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CRIMINALLY LAME (An Indie Ink Challenge)

February 25, 2011

I participated this week in the awesomely cool challenge posed by the innovative folks over at Indie Ink. Check em out if you haven’t done so. I j’adore them.

Challenge: Is our society still worthy of the debt metaphorically being paid to it by criminals?


Listen, I’m that snarky writer chick from Orange County, CA. A redhead in a sea of blondes. Those are a lot of serious words for a girl like me:






Wow, when I received this prompt relayed by Indie Ink editor Stacy (who rocks), I immediately reached for my coffee. Realizing it was too late in the day for caffeine, I thanked the heavens for timing and made myself a dirty martini, double, extra olives. Phew. I clearly required an extra bit of, um, creativity for this project de-deconstruction.

Because, see…this is what I do. I deconstruct things. Well, usually men (a man is a thing, right? Noun = person, place, or thing. Oops.). I’m known as the Mancode chick. In fact, I’m writing a book about it. Er, them.

I observe male behavior and dare to ask WHY? How can men change the world but not a toilet paper roll? How can they check out a woman’s rack and think we don’t notice (um, as if)?

Now, granted, not all men do this. The seemingly perfect ones (who leave comments on my blog or Twitter stream, by the way), will be the first to disagree with me and tell me that I’m wrong. They’re right. That women actually owe a debt to men for all the wonderful things they do for their women, all the time. Obviously, I need to pull my head out of my ass. Metaphorically speaking, of course.

Other times I talk Chickspeak, where I parse out long-held maxims of the Mystery Female Society to dudes, along with a secret decoder ring. Most guys are willing to take the walk with me, given that they’ve more than paid in advance in sweat, blood, and tears while failing in their attempts to discover what “I’m fine,” or “I’m tired,” really mean. These essays tend to be some of my most popular for some reason. Hmmm.

So what does all this have to do with criminals? Jack, really.

Though, as I watched the vodka swirl in my martini glass from my cozy perch here in my warm (albeit small by OC standards) comfortable home, I did have this thought:

As we leave the poor to fend for themselves, creating opportunities for crimes to occur out of necessity for survival – where Mancode and Chickspeak, Twitter and blogs don’t matter – when children’s hungry bellies are the order of the day…maybe we need to question who the criminals really are.

Comments and retweets welcome. Thanks.

  1. ibc4 permalink

    Are we the criminals for sitting by (and drinking cocktails) and watching the poor?

    Are the poor being criminally irresponsible for not addressing their own 'poorness' by hard work and toil?

    Are we our brother's keepers?

    Interesting topic. I shall pull up a chair, pour me a drink and listen in.

  2. Lets face it we all could do more, but individually we cannot do it all. I think we need to keep it in the forefront of our brains to remember and listen when reminded to reach out our hands and shekels when we can and not turn away and do the best we can.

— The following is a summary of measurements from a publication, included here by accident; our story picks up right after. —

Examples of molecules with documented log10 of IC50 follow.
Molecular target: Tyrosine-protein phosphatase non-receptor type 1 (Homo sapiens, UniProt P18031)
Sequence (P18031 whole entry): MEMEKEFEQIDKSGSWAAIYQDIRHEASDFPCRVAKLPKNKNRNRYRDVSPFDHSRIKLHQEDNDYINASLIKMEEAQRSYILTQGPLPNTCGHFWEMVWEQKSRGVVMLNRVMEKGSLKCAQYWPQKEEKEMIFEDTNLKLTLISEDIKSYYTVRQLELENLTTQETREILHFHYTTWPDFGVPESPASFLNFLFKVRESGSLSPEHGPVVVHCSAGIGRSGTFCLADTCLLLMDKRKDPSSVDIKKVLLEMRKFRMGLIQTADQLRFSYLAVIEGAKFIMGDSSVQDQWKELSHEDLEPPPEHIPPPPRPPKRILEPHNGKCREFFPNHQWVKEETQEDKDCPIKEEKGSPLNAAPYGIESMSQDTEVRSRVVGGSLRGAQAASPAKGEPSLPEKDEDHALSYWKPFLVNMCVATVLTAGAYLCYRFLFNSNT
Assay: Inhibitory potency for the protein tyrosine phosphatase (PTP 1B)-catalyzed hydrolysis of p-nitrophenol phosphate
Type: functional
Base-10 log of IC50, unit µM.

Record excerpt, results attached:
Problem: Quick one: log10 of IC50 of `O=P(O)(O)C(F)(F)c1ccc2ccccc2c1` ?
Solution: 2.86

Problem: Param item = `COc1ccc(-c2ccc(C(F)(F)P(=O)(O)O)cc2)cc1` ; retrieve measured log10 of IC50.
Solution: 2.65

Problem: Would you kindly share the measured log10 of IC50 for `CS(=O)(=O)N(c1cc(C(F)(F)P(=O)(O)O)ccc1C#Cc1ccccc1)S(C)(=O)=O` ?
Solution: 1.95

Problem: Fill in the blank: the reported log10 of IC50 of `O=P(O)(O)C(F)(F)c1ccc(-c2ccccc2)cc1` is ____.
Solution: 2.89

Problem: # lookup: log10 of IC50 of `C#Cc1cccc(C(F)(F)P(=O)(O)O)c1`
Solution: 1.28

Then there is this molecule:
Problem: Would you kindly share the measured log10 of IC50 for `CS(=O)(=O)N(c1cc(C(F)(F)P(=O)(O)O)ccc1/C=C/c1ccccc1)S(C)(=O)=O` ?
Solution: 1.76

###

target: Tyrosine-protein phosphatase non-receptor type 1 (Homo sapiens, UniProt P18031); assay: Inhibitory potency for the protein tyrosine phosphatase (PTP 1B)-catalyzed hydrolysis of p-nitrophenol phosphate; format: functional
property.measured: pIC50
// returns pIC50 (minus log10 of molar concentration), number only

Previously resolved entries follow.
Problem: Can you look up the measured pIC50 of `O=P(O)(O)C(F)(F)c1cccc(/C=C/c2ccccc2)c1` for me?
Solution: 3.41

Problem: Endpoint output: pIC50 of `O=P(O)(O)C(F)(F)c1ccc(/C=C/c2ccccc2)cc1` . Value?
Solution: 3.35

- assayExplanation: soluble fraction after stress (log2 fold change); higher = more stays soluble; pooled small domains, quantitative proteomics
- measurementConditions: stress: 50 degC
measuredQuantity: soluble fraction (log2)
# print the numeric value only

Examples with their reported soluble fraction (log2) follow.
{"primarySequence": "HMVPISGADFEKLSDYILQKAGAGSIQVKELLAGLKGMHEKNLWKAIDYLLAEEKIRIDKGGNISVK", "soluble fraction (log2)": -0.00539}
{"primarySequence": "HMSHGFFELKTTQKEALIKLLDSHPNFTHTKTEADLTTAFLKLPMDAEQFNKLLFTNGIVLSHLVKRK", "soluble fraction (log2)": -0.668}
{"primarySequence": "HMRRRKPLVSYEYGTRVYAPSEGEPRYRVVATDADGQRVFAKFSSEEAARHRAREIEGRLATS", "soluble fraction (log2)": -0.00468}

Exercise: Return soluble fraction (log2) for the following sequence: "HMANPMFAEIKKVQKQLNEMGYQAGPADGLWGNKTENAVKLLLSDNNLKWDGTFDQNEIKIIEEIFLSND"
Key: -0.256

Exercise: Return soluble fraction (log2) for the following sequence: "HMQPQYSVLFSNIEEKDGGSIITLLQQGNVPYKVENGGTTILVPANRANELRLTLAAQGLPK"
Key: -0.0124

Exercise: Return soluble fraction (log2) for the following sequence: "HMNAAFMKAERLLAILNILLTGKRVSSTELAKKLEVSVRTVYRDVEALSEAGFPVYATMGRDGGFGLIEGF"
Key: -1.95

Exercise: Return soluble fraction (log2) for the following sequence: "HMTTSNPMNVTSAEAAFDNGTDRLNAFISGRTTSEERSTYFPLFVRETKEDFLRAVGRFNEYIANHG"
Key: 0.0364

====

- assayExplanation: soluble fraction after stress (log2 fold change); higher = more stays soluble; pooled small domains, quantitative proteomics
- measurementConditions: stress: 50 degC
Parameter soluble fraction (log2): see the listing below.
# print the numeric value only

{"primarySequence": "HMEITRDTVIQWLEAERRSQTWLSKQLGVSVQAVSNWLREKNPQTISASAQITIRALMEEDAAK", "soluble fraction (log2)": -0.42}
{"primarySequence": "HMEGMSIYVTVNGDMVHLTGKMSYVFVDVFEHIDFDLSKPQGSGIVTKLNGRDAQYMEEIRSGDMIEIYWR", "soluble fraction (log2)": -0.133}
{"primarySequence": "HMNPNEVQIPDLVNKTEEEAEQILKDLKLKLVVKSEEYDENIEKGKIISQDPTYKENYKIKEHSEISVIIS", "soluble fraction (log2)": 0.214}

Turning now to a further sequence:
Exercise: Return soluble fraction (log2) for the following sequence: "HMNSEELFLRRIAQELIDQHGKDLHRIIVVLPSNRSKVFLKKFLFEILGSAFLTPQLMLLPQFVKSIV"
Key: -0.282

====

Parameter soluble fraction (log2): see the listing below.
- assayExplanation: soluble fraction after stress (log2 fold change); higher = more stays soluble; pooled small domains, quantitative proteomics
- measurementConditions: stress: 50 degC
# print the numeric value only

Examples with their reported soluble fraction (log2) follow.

When I first started reading today's issue, I thought it was going to be something along the lines of the cost of our penal system versus the fact that we even have children going hungry in our country, which I think shames us all.

    This made me remember something that occurred quite a few years ago. I was working at a senior center where we fed meals to our local seniors in need. This center happened to be next to a county work release jail and some of the inmates would be sent to help us with cleanup and such. One day two of them were talking about how upsetting it was that the cable was out in the jail the night before because they were unable to watch such and such show and missed the episode. My jaw dropped and was in a stupor – at the time we could not afford cable television in our home, as it was luxury just not yet in our budget, but here I was paying taxes for the prisoners to watch cable and be well fed three meals a day, knowing many of the seniors I was feeding lunch to were eating perhaps their main and possibly only meal of the day. Just food for thought.

  3. Great Post Rachel! I love the way you did that thing you did there!


    Not sure where to go with a response here, there lots of people having a hard time somewhere. We can probably all do a lot more than we do to help others. I know I spend most of my free time by myself trying to write a damn book instead of helping at the local soup kitchen or visiting the elderly that live just on the next block. I know we try to get our kids to think about these issues to, but unless they are faced with it, its hard to get the reality of it all to sink in. Life can be a real bitch. Don't get me going on the prison situation in our country. If I had it my way we would feed them well and give them a good bed to sleep in and work their asses off all day long, with no gyms or TV privileges or degree programs. Prison should suck so bad nobody would want to be there.

    Anyway I did like your post. =)

  4. Wow. Nice finish there, OC girl. xo

  5. Yep.
    Nicely done oh brilliant one.

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